About Murrell Butler
In 1988 Butler was selected as artist of the year by the Louisiana Wild Turkey Federation and his print, "Courting the Yellow Tops," was selected as the 1988 Stamp Print. In 1994 he won the "Wild Louisiana Stamp" contest with his depiction of a pair of roseate spoonbills. In 1997 Butler was commissioned by the National Wild Turkey Federation to print three paints for their limited edition prints. He has also designed stamps for the National Wildlife Federation's annual stamp sheet, done illustrations for the Encyclopedia Britannica, and illustrated Dr. Ernest P. Edwards' A Field Guide To Mexican Birds. For many years he was a freelance artist for Cape Shore Paper Company, a greeting card company in Maine. Butler's work has been featured in National Wildlife Magazine, Wildlife Art, The Louisiana Conservationist, Louisiana Life and many other publications.
Murrell reports on his latest projects:
For more paintings & prints by Murrell Butler, visit his website.
The Canada Goose painting, Proud Parents, was done here at my pond (Oak Hill - St. Francisville, La.) the first day the goslings took a swim. Jim Mire shot the picture. The composition and lighting were perfect for a painting so I painted it in oil on canvas justas it was.
The second painting, "White Ibis at Lake Fausse" was taken by myself in the big cypress end of the lake (Lake Fausse) in early morning with the light streaming through the moss. I painted this one just as the photograph showed and added the white ibis.
My painting, "Palm Sunday", showing a great egret and palmetas that was done at Jean Lafette National Park at Barataria, La. was chosen for the top l00 travel show and will be at the St. George Museum in St. Louis, Mo. for the month of August. I am now working on a Commission for the John Conrads of Berwick, La. of their champion live oak.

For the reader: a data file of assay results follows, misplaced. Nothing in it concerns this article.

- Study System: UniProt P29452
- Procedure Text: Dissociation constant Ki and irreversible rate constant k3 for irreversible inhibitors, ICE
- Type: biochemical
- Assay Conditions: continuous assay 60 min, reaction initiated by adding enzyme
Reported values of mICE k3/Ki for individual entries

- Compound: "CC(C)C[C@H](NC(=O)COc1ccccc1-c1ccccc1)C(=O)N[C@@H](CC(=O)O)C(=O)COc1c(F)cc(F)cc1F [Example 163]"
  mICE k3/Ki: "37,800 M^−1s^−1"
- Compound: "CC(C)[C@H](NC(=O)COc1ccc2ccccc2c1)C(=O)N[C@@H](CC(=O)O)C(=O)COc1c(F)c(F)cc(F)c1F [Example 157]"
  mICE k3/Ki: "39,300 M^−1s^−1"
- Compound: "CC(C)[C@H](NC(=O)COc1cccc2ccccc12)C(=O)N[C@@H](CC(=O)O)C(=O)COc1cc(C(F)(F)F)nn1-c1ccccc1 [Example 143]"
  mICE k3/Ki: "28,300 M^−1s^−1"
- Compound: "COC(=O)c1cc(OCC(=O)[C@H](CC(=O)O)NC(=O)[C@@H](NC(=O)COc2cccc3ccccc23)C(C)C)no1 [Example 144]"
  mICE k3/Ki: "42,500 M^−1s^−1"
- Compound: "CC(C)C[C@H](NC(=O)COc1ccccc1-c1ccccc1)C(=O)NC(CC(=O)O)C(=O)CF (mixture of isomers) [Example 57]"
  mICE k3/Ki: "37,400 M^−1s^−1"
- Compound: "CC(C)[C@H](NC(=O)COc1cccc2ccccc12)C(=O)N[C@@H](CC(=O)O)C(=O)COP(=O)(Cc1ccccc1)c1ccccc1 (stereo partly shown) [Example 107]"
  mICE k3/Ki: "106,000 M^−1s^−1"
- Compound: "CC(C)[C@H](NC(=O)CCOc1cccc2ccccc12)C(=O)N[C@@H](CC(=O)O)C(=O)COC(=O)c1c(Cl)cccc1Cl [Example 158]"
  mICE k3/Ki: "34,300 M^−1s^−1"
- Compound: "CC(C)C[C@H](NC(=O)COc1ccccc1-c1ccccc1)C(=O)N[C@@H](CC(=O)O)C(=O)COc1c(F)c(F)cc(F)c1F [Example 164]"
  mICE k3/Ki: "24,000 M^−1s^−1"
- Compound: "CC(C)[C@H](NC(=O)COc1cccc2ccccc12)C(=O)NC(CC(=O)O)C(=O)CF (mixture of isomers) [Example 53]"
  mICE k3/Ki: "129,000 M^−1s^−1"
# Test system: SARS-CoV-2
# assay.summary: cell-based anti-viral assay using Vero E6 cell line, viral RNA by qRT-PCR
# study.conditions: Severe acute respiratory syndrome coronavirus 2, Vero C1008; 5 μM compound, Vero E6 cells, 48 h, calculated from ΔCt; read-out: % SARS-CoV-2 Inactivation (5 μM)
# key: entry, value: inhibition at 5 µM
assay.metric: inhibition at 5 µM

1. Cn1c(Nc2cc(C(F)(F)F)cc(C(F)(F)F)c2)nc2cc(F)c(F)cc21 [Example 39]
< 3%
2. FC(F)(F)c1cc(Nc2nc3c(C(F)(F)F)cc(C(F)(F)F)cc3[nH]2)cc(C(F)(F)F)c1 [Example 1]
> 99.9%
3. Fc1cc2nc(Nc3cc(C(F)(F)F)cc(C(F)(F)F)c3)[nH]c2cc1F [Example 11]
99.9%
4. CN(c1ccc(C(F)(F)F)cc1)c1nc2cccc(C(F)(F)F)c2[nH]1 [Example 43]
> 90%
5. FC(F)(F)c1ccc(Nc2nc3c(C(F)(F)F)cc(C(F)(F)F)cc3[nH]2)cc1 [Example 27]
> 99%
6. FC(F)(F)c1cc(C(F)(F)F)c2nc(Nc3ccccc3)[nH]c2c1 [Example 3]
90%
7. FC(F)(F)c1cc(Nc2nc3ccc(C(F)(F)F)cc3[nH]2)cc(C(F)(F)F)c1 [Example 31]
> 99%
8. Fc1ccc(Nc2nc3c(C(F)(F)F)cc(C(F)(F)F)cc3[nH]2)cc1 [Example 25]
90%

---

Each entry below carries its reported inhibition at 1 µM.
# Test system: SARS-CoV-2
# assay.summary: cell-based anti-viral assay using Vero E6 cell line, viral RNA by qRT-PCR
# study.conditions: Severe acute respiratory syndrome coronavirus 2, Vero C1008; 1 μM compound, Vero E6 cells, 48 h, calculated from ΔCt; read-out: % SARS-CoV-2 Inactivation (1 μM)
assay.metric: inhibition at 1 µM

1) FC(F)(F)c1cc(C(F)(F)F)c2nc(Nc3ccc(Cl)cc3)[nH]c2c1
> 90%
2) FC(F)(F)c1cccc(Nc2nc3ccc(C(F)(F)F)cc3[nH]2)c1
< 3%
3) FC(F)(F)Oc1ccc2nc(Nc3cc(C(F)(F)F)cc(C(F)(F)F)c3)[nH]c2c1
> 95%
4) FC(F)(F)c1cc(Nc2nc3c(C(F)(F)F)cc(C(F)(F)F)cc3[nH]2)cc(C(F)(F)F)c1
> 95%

Tuesday, August 19, 2008
WHITE LINEN NIGHT
IN HISTORIC DOWNTOWN
ST. FRANCISVILLE, LOUISIANA
Taking a cue from the French Quarter’s popular event, the St. Francisville Main Street Merchants Association hosts its own White Linen Night beginning at 6 p.m. on Saturday, August 23. The evening promises to put a little sizzle into summer by pairing popular shops with the area’s finest eateries, local artisans and musicians. Trolley transportation will link the featured locations along Commerce, Ferdinand and Royal Streets, and each retail outlet is offering special red-hot deals to draw customers to the downtown area to shop in the cool of the evening. Stroll along the street, hop on and off the trolley, but by all means make it to as many participating destinations as possible, because intrepid shoppers who make it to every location receive a special reward.